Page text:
Scottsdale’s yearslong tussle with the Barrett-Jackson Collector Car Auction has provided some degree of entertainment for local residents as much as it has created headaches for the principals.
Both city and event want to keep the worldfamous, internationally televised auction at its home at WestWorld of Scottsdale. Yet although the parties have been talking lately after years of mis- and noncommunication, the elusive multi-year agreement that is expected to result still hasn’t been realized.
Many of auction executive Craig Jackson’s traditional beefs have been satisfied, most notably in the area of improvements to drainage and traffic circulation that had been festering for years. What appears to be the biggest remaining sticking points involve parking and future facilities.
As the Tribune’s Ari Cohn reported Monday, while the city has spent $32 million to buy 69 acres of state trust land for parking, an auction spokesman pointed out that it’s land that the event has been using already for parking under a state permit. The auction is projecting that still more land will be needed as the event grows in prestige and attendance through the years.
Also as Cohn reported, the auction has been pushing for a permanent exhibition hall to replace the connected series of mega-tents where the event is held now. Even city officials have said that its purchase of a slightly used 90-foot-tall tent emblazoned with two large American flags to go up at WestWorld was a temporary measure, but there is no agreement yet on a permanent replacement.
Part of that is due to the fact that such a building would have be sufficient to the needs of the auction, which would be its largest tenant, and those of several other events — mostly equestrian — that are held at WestWorld throughout the rest of the year.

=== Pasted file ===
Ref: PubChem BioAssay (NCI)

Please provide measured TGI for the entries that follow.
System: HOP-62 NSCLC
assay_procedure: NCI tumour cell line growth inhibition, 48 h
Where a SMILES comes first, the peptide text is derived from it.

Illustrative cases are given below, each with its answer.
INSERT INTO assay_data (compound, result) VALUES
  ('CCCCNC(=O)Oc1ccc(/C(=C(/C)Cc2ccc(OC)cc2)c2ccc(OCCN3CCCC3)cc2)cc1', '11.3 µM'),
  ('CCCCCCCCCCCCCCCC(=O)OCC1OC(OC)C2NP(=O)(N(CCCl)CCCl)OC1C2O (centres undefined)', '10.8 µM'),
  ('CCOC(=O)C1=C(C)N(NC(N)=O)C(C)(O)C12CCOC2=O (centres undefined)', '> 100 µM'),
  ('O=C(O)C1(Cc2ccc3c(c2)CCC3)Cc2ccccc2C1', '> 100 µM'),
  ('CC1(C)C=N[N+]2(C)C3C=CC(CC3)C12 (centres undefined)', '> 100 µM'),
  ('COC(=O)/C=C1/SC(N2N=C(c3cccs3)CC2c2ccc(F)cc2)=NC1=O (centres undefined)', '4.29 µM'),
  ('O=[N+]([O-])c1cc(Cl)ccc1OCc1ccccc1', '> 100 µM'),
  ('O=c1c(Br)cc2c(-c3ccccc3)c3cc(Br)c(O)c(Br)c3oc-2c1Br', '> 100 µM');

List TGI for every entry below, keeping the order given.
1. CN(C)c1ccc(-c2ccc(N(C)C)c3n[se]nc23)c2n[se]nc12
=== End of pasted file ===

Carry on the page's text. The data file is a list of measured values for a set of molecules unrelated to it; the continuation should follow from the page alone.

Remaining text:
It stands to reason that talks about this facility should include representatives of the other major events. An accord between the interests of horse and car may not be easy, and certainly there are historical antecedents showing these interests to be naturally at odds.
But some permanent building has to be built, sooner rather than later, and every user’s needs have to be addressed.
Barrett-Jackson has put on the table its buying nine acres for an auction house, headquarters and museum. That might mean two exhibition facilities at WestWorld, one the auction would build for itself, and another the city would build for everything else. Both sides should come to agreement as soon as possible over whether this should happen, as that decision has implications upon other issues.
As has been traditional, each side has had criticism of the other as each claims to want to come to an agreement. Fine. Rhetoric has its place. But it should not dominate the discussion and it should not direct it.
Scottsdale leaders should remember how close the city came to losing the auction to Glendale a few years ago, and auction officials should know the lofty prestige of their event is intimately linked with its location in Scottsdale, a place far better known — in fact, the bestknown in this state — for high-end living and high-end spending and seeing and being seen. As Cohn reported, the annual auction brings $96 million into the local economy. The stakes are high. City and event should bring down the gavel on a deal sooner, not later.
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